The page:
Recently passed laws restricting abortion rights
In their statement, prosecutors noted that several laws limiting abortion rights had recently been passed, including the Tennessee “Heartbeat” law passed in July, which restricts abortions, including bans on pregnancy after six weeks. Under Tennessee law, convicted violations can be punished with imprisonment of up to 15 years and fines of up to $ 10,000.
In Idaho and Utah, prosecutors said recently issued "trigger bans" would ban abortion with limited exceptions if Roe v. Wade would be repealed or a constitutional amendment would be passed to restrict abortion rights.
"It is worryingly clear that reproductive rights are under unprecedented attack both nationally and in many states, and my office has fought tirelessly to defend women's rights against these attacks," said Delaware Attorney General Kathleen Jennings, in a statement.
Jennings said she was grateful that Delaware and several other states had the foresight to bring Roe v. Wade to codify into state laws to permanently protect women's right to safe and legal abortion.
"But I have clear eyes that this fight goes beyond the borders of our state," said Jennings. "Draconian laws that unconstitutionally restrict or abolish abortion make us less safe, no more, and the disinformation campaigns that misrepresent the facts and vilify women who choose to terminate pregnancies are shameless."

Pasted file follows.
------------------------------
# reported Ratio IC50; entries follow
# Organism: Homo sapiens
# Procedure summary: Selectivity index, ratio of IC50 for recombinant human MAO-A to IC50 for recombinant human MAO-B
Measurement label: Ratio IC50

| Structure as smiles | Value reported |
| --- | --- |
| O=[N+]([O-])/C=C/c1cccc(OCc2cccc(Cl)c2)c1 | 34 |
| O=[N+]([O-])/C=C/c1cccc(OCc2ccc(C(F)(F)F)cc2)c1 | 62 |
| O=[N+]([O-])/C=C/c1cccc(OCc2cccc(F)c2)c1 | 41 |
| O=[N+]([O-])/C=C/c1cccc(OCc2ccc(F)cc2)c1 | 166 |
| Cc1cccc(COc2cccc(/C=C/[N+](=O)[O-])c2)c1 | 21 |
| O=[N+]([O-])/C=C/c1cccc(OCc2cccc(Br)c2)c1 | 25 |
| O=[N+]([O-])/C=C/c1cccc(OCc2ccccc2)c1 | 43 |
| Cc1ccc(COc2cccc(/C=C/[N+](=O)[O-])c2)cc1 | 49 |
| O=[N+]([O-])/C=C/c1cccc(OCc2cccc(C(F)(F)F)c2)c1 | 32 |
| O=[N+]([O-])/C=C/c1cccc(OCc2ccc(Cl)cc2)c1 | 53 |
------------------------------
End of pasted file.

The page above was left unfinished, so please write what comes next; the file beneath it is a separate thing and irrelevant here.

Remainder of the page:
Some of the prosecutors who signed the declaration are from states that recently passed laws restricting abortion.
Danny Carr, who signed the statement, is the district attorney for Jefferson County, Alabama, a state that passed law in May 2019 making it a crime for doctors to perform abortions in all cases, with the only exception that that Mother's life is threatened. In October 2019, a federal judge blocked the Alabama ban on abortion from taking effect, calling the law unconstitutional.
Shameca Collins is the District Attorney for the Mississippi District 6, where Governor Tate Reeves signed a bill in July banning abortion based on a fetus's race, sex, or genetic abnormality. The bill passed despite a federal judge temporarily blocking another Mississippi law that bans most abortions once a fetal heartbeat is detected.
Sherry Boston and Paul Howard, who also signed the statement, are both prosecutors in Georgia, a state that passed a measure in 2019 to ban abortions after six weeks of gestation or after a doctor diagnoses a fetal heartbeat. This law, too, was ruled unconstitutional by an appeals court.
"As the elected district attorney for my county, I see firsthand how crime victims are hurt by pain and trauma every day, and it is my responsibility to bring justice to them and all members of my community," said Boston in a statement on Wednesday. "Not only do these laws fail to take into account the needs of victims, but they can also compromise public safety by spending law enforcement resources on the victim or the professionals who have provided them with the necessary and appropriate care, rather than the perpetrators of child abuse , Rape or incest, human trafficking or domestic violence. "
No criminal abortion if Roe v. Wade is upset, 64 prosecutors originally promised on